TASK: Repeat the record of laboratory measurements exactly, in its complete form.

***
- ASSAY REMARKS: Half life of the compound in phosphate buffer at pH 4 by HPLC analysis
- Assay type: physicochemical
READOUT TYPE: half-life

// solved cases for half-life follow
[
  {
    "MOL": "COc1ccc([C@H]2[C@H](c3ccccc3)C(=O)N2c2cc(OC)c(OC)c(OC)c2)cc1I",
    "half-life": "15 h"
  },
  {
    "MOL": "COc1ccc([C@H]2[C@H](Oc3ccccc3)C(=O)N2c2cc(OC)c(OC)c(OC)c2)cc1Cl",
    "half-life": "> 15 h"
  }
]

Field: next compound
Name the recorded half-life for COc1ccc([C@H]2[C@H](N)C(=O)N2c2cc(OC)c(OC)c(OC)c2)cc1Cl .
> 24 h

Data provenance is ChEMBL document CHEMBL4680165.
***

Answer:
- ASSAY REMARKS: Half life of the compound in phosphate buffer at pH 4 by HPLC analysis
- Assay type: physicochemical
READOUT TYPE: half-life

// solved cases for half-life follow
[
  {
    "MOL": "COc1ccc([C@H]2[C@H](c3ccccc3)C(=O)N2c2cc(OC)c(OC)c(OC)c2)cc1I",
    "half-life": "15 h"
  },
  {
    "MOL": "COc1ccc([C@H]2[C@H](Oc3ccccc3)C(=O)N2c2cc(OC)c(OC)c(OC)c2)cc1Cl",
    "half-life": "> 15 h"
  }
]

Field: next compound
Name the recorded half-life for COc1ccc([C@H]2[C@H](N)C(=O)N2c2cc(OC)c(OC)c(OC)c2)cc1Cl .
> 24 h

Data provenance is ChEMBL document CHEMBL4680165.